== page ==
|A Grand Old Tree
Contributor(s): Depalma, Mary Newell
ISBN: 0439623340 ISBN-13: 9780439623346
Publisher: Arthur a Levine
OUR PRICE: $17.10
Product Type: School And Library - Other Formats
Published: August 2005 Annotation: Once there was a grand old tree, whose roots sank deep into the earth and whose arms reached high into the sky. Every spring the grand old tree flowered and bore cherries for the squirrels and birds that made their homes in her leafy branches. And every year, seeds from the tree scattered in the wind, along with many millions of leaves. Mary Newell DePalma creates an emotional tale of life and renewal, of nature's bounty and quiet balance, illustrated with simple images made powerful with vivid colors and moving compositions.
|Library of Congress Subjects: |
- Trees; Juvenile literature.
|BISAC Categories: |
- Juvenile Nonfiction | Science & Nature | Trees & Forests
|Lexile Measure: 460|
|Academic/Grade Level: Toddlers, Ages 2-4|
|Book type: Easy Non Fiction|
|Physical Information: 10.75" H x 8.50" W x 0.25" (0.90 lbs) 32 pages|
|Accelerated Reader Info|
|Quiz #: 102444
Reading Level: 2.6 Interest Level: Lower Grades Point Value: 0.5
|Scholastic Reading Counts Info|
|Quiz #: Q38130
Reading Level: 2.2 Interest Level: Grades K-2 Point Value: 1.0
|Descriptions, Reviews, Etc.
Mary Newell DePalma is an author and illustrator of children’s books. Before Mary was a children's book author and illustrator, she knitted designer sweaters, interpreted for the deaf, and painted signs. Some of her hobbies include gardening, knitting, reading, and, of course, drawing! She has illustrated MY CHAIR, A GRAND OLD TREE, and THE NUTCRACKER DOLL for Arthur A. Levine Books. Mary lives in Boston with her husband and two children.
Reviewed by Horn Book Guide Reviews (Horn Book Guide Reviews 2006 Spring)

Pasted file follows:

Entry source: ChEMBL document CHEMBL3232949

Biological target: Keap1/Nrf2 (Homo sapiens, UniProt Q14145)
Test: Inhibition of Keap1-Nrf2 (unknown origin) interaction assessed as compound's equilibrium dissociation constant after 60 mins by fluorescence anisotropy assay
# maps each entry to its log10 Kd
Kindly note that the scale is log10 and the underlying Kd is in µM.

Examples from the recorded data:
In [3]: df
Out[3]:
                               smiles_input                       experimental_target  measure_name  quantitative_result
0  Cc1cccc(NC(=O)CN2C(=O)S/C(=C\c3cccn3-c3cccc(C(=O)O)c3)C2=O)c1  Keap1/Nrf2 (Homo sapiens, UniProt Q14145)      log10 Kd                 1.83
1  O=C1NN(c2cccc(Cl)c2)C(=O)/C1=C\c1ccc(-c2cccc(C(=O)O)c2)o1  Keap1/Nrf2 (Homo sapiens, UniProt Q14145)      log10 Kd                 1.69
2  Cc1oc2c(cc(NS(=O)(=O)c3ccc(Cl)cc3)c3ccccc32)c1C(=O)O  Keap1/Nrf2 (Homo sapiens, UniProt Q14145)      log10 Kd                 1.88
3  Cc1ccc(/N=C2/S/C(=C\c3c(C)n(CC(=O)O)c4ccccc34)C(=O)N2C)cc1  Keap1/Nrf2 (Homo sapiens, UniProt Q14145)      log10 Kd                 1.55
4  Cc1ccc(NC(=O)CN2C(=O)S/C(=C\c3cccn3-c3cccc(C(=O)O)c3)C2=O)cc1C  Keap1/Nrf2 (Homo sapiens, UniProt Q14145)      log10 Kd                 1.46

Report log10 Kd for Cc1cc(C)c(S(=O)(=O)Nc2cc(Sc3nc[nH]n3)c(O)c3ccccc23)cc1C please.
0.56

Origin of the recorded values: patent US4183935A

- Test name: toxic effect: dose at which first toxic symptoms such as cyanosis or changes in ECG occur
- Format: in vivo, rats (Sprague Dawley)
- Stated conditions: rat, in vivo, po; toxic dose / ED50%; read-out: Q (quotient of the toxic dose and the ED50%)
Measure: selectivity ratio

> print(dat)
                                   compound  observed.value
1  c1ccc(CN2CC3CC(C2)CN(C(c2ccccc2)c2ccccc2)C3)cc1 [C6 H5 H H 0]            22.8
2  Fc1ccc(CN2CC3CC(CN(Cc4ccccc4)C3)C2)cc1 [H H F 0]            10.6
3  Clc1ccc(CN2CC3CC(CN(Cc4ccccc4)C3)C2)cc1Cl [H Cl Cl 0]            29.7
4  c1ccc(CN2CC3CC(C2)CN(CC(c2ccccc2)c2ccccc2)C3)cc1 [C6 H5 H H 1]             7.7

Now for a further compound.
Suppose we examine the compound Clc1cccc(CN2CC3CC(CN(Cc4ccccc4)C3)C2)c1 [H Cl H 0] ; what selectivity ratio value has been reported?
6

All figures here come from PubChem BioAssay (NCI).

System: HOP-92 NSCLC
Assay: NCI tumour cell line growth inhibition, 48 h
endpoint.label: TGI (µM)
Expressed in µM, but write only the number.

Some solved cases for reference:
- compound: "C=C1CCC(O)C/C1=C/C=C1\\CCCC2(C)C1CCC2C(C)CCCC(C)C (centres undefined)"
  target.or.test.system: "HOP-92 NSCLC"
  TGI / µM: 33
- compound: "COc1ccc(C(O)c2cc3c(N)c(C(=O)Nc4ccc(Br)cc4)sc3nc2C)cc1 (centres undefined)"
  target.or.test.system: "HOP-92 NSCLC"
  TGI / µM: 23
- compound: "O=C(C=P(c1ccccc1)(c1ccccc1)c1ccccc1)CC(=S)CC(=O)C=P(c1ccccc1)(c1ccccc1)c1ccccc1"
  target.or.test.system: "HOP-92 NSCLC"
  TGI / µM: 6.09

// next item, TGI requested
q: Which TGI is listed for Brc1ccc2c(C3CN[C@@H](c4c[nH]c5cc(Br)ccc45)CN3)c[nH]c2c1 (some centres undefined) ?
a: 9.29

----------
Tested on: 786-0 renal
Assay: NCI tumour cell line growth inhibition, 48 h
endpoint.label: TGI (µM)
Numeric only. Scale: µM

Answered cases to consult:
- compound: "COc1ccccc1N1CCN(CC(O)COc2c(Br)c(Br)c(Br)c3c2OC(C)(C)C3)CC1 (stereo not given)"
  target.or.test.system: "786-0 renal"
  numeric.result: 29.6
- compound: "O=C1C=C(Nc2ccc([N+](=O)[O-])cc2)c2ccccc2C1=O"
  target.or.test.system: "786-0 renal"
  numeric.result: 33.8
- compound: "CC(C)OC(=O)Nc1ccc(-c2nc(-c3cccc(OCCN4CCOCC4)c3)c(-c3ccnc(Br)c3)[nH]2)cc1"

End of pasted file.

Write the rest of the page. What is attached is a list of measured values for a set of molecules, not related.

In a few words and with bright il?ustrations, the life span of a (generic) deciduous tree is appreciatively outlined. The tree grows from seed to sapling, produces flowers and fruit, and becomes home and food for many animals, representing life's cycle from inception to natural death. This simple, accessible concept could generate further discussion. Copyright 2006 Horn Book Guide Reviews.
Reviewed by Publishers Weekly Reviews (PW Reviews 2005 December #3)
With shades of Shel Silverstein's The Giving Tree , yet devoid of human interference, DePalma's (My Chair ) cycle-of-life tale will draw readers in with its breezy, whimsical illustrations and straightforward text. The chartreuse and kelly green tree at the center of the story moves through the seasons, bearing small red fruit and creating new life (e.g., "She had many children. They changed the landscape for miles around"). The large-canopied matron also supports a host of birds, squirrels and ladybugs, whose wide-eyed expressions add a comical touch that will likely enhance the book's appeal to the younger set. In one spread, red and blue-spotted ladybugs surf, slide and hang glide using the tree's fuchsia and orange falling leaves. The stylized shapes of the watercolor and torn-paper art emanate a carefree, childlike feel, while a gentle but matter-of-fact narrative marches the tale forward. The tree comes to her end in a poignant couple of spreads. "At last the grand old tree was very, very old. Her branches no longer swayed and danced.... Finally she fell, and snow gently covered her." DePalma skillfully keeps the bleakness at bay by recounting what the dead tree continues to provide (shelter, enriched soil) and reminding readers that the tree's legacy lives on in her descendants. Older readers may recognize and appreciate the metaphor for all life. Ages 4-8. (Nov.)[Page 62]. Copyright 2005 Reed Business Information.
Reviewed by School Library Journal Reviews (SLJ Reviews 2005 December)
PreS-Gr 2 -The life cycle of a tree is introduced through deceptively simple text and art. DePalma's short, measured phrases turn facts about a tree's growth, "her" seasonal changes, and the home "she" provides to a variety of creatures into an ode to an often-overlooked part of the natural world. The fact that the tree is given a female persona makes "her" seem that much more alive than if "she" were an "it." "Her roots sank deep into the earth, her arms reached high into the sky." The art superbly complements the writing. The use of white space to set off the child-inspired illustration style allows the words to stand out and makes the entire design clear and crisp. The tree's demise on a winter evening is particularly striking. Perfect for storyhour and for beginning readers, this book will make a grand addition to most collections.-Maura Bresnahan, High Plain Elementary School, Andover, MA[Page 126]. Copyright 2005 Reed Business Information.